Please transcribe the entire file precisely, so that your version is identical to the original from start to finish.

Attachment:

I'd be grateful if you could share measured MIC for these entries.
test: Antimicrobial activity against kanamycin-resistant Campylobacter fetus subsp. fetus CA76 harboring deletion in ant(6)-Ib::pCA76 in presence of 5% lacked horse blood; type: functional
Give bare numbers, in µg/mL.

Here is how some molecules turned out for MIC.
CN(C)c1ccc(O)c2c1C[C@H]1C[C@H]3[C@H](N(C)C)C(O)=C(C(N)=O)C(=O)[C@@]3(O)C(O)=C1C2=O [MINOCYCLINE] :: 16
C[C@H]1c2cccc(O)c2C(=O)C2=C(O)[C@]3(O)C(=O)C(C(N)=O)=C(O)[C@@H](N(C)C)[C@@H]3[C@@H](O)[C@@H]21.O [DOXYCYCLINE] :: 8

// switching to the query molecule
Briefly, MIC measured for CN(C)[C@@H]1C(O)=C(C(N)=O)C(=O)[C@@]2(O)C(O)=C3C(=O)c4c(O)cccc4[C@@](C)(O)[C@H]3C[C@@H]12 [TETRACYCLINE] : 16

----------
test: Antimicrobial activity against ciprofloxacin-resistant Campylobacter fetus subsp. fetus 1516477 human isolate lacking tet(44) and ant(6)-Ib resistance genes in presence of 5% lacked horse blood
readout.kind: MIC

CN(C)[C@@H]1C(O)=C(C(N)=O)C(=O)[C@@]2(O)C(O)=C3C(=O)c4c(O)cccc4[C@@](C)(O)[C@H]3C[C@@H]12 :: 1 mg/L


I'd be grateful if you could share measured MIC for these entries.
test: Antimicrobial activity against kanamycin-resistant Campylobacter fetus subsp. fetus CA76 harboring deletion in ant(6)-Ib::pCA76 in presence of 5% lacked horse blood; type: functional
Give bare numbers, in µg/mL.

Here is how some molecules turned out for MIC.
CN(C)c1ccc(O)c2c1C[C@H]1C[C@H]3[C@H](N(C)C)C(O)=C(C(N)=O)C(=O)[C@@]3(O)C(O)=C1C2=O [MINOCYCLINE] :: 16
C[C@H]1c2cccc(O)c2C(=O)C2=C(O)[C@]3(O)C(=O)C(C(N)=O)=C(O)[C@@H](N(C)C)[C@@H]3[C@@H](O)[C@@H]21.O [DOXYCYCLINE] :: 8

// switching to the query molecule
Briefly, MIC measured for CN(C)[C@@H]1C(O)=C(C(N)=O)C(=O)[C@@]2(O)C(O)=C3C(=O)c4c(O)cccc4[C@@](C)(O)[C@H]3C[C@@H]12 [TETRACYCLINE] : 16

----------
test: Antimicrobial activity against ciprofloxacin-resistant Campylobacter fetus subsp. fetus 1516477 human isolate lacking tet(44) and ant(6)-Ib resistance genes in presence of 5% lacked horse blood
readout.kind: MIC

CN(C)[C@@H]1C(O)=C(C(N)=O)C(=O)[C@@]2(O)C(O)=C3C(=O)c4c(O)cccc4[C@@](C)(O)[C@H]3C[C@@H]12 :: 1 mg/L